Spark Team: (Top Left) Stephen J. AguiIar, Michelle J. Bellino, Khalilah L. Brown-Dean, Carson Byrd, Mary Jo Callan, Manoucheka Celeste, B. Ethan Coston, Vanessa Fonseca-Chávez, Seanna Leath, Elizabeth Rule, Rita Shah (Bottom Right)

Editorial Board

Stephen J. AguiIar, Editor

Stephen J. AguiIar is an Assistant Professor of Education in the Educational Psychology concentration at USC Rossier School of Education. His research agenda has two overlapping areas of focus: educational technology and policy relevant educational interventions. Dr. Aguilar’s work also focuses on policy-relevant educational interventions based in educational psychology and includes work that uses what we know about learning and motivation to correct misconceptions about educational policy. This work constitutes an essential tool to combat the proliferation of inaccurate information during increasing political polarization.

Michelle J. Bellino, Editor

Michelle Bellino is an Associate Professor at the University of Michigan School of Education. Her research centers on the intersections between education and youth civic development in contexts impacted by armed conflict and forced displacement. Across diverse settings, she explores how experiences with violence, asylum, and peace and justice processes influence young people’s participation in schools and society, future aspirations, as well as educational access and inclusion.

Khalilah L. Brown-Dean, Editor

Khalilah L. Brown-Dean is Associate Provost for Faculty Affairs and Professor of Political Science at Quinnipiac University. Her scholarship centers identity in shaping access to democracy, justice, and representation. She is author of Identity Politics in the United States (Polity Press) and co-author of a new project Protesting Vulnerability: Race and Pandemic Politics (Cambridge University Press). She has contributions to The New York Times, MSNBC, L.A. Times, Fox News Radio, Democracy Now, and Universal Media Group. She hosts the weekly Connecticut Public Radio show and podcast, Disrupted.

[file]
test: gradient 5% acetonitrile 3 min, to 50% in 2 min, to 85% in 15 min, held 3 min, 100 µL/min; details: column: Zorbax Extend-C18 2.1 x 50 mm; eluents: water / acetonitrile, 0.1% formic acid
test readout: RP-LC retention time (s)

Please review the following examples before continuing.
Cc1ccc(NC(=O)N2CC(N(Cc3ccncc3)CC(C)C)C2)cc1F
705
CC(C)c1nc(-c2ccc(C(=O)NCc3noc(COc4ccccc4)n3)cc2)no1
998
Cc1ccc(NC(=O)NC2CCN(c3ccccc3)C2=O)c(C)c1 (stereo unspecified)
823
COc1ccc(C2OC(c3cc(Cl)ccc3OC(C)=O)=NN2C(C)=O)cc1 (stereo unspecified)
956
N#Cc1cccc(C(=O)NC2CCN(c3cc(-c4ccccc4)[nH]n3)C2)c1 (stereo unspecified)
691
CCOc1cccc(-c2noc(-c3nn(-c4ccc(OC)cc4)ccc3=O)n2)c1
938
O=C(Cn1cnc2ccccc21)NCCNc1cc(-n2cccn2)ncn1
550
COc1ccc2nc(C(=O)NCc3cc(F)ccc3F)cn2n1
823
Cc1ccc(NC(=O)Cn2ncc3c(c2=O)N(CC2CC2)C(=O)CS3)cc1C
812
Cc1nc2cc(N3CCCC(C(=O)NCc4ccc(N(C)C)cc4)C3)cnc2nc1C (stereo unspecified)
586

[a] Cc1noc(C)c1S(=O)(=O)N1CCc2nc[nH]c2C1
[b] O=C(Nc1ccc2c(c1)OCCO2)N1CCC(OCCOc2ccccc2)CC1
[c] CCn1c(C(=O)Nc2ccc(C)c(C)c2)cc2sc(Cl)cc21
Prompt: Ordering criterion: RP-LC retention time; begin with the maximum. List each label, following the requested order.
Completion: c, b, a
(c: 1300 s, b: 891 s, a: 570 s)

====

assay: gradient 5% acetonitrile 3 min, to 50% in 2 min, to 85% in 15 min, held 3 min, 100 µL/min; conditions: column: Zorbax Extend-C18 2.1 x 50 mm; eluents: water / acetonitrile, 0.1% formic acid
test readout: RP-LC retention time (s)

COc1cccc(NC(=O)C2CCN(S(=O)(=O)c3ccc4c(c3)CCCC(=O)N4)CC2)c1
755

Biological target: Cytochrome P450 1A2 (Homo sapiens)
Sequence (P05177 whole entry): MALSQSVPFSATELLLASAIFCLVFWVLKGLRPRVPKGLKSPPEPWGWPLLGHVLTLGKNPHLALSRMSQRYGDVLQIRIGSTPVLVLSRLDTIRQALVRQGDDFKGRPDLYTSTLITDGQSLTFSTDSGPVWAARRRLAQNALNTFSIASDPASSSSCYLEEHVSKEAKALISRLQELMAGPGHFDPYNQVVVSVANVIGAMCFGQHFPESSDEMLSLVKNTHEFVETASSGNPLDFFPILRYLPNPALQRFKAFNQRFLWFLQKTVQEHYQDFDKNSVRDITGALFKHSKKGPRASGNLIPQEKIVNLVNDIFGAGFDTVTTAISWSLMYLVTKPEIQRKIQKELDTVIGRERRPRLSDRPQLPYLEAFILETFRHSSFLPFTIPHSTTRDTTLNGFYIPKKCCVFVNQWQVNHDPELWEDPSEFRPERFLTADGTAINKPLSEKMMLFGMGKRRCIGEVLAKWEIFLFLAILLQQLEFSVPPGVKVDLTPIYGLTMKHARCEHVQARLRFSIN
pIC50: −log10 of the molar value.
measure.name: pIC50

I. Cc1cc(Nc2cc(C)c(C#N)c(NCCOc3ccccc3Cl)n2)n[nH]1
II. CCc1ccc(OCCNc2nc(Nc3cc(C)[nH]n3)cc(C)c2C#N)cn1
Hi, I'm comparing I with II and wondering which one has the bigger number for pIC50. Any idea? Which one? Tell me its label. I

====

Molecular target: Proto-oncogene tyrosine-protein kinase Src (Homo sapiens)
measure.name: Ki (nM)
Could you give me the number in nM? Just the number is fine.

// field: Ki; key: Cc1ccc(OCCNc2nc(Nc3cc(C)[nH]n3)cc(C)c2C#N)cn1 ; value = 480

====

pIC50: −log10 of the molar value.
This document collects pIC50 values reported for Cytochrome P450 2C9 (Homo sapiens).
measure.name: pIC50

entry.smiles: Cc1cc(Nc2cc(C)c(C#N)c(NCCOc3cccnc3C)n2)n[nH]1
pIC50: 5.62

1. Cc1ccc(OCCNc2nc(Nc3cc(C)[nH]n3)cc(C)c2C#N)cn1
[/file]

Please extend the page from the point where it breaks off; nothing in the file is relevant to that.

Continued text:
Carson Byrd, Editor

W. Carson Byrd is an Associate Research Scientist in the Center for the Study of Higher and Postsecondary Education in the University of Michigan’s School of Education. His research explores the mechanisms of race and racism within educational environments, particularly colleges and universities, that can amplify inequities and inequalities. His work also explores the racialization of science and knowledge production, intersectional disparities in STEM education, and critical quantitative methods.

Mary Jo Callan, Special Advisor for Community Engagement

Mary Jo Callan is the Vice President for Community Engagement and Stark Family Executive Director of the Swearer Center at Brown University.

Manoucheka Celeste, Editor

Manoucheka Celeste is a researcher, educator, and mentor. She conducts research on media representations of race, gender, class, and nation, and on identity formation in the United States and the Caribbean (e.g. Haiti). Her current work focuses on citizenship narratives surrounding Blackness, Black womanhood, grief, and transnational mobility. Other research interests include mentoring, first-generation college students, and media literacy. Celeste is author of the award-winning book Race, Gender, and Citizenship in the African Diaspora: Traveling Blackness. She is currently an Associate Professor in Gender and Women’s Studies at University of Illinois Chicago.